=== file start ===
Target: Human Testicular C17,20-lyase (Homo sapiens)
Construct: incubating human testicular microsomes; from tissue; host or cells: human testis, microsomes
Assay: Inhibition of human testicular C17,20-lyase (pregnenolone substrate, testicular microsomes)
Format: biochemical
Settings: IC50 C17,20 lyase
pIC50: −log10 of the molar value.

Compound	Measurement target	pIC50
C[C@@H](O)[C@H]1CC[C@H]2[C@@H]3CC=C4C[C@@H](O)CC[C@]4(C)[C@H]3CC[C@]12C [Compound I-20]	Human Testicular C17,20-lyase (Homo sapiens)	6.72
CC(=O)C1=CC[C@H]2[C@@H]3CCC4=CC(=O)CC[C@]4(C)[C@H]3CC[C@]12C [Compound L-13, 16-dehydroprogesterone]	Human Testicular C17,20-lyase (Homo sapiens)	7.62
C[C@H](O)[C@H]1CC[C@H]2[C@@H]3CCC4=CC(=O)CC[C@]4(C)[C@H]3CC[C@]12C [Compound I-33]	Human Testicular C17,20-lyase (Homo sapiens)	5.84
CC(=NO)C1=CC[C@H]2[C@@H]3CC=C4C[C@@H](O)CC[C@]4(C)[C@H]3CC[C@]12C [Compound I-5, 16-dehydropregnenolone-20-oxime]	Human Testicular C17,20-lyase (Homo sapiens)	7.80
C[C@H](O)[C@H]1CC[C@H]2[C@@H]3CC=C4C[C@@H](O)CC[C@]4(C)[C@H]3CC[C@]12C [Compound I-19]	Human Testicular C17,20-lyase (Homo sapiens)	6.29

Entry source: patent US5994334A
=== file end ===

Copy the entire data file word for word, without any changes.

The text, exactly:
Target: Human Testicular C17,20-lyase (Homo sapiens)
Construct: incubating human testicular microsomes; from tissue; host or cells: human testis, microsomes
Assay: Inhibition of human testicular C17,20-lyase (pregnenolone substrate, testicular microsomes)
Format: biochemical
Settings: IC50 C17,20 lyase
pIC50: −log10 of the molar value.

Compound	Measurement target	pIC50
C[C@@H](O)[C@H]1CC[C@H]2[C@@H]3CC=C4C[C@@H](O)CC[C@]4(C)[C@H]3CC[C@]12C [Compound I-20]	Human Testicular C17,20-lyase (Homo sapiens)	6.72
CC(=O)C1=CC[C@H]2[C@@H]3CCC4=CC(=O)CC[C@]4(C)[C@H]3CC[C@]12C [Compound L-13, 16-dehydroprogesterone]	Human Testicular C17,20-lyase (Homo sapiens)	7.62
C[C@H](O)[C@H]1CC[C@H]2[C@@H]3CCC4=CC(=O)CC[C@]4(C)[C@H]3CC[C@]12C [Compound I-33]	Human Testicular C17,20-lyase (Homo sapiens)	5.84
CC(=NO)C1=CC[C@H]2[C@@H]3CC=C4C[C@@H](O)CC[C@]4(C)[C@H]3CC[C@]12C [Compound I-5, 16-dehydropregnenolone-20-oxime]	Human Testicular C17,20-lyase (Homo sapiens)	7.80
C[C@H](O)[C@H]1CC[C@H]2[C@@H]3CC=C4C[C@@H](O)CC[C@]4(C)[C@H]3CC[C@]12C [Compound I-19]	Human Testicular C17,20-lyase (Homo sapiens)	6.29

Entry source: patent US5994334A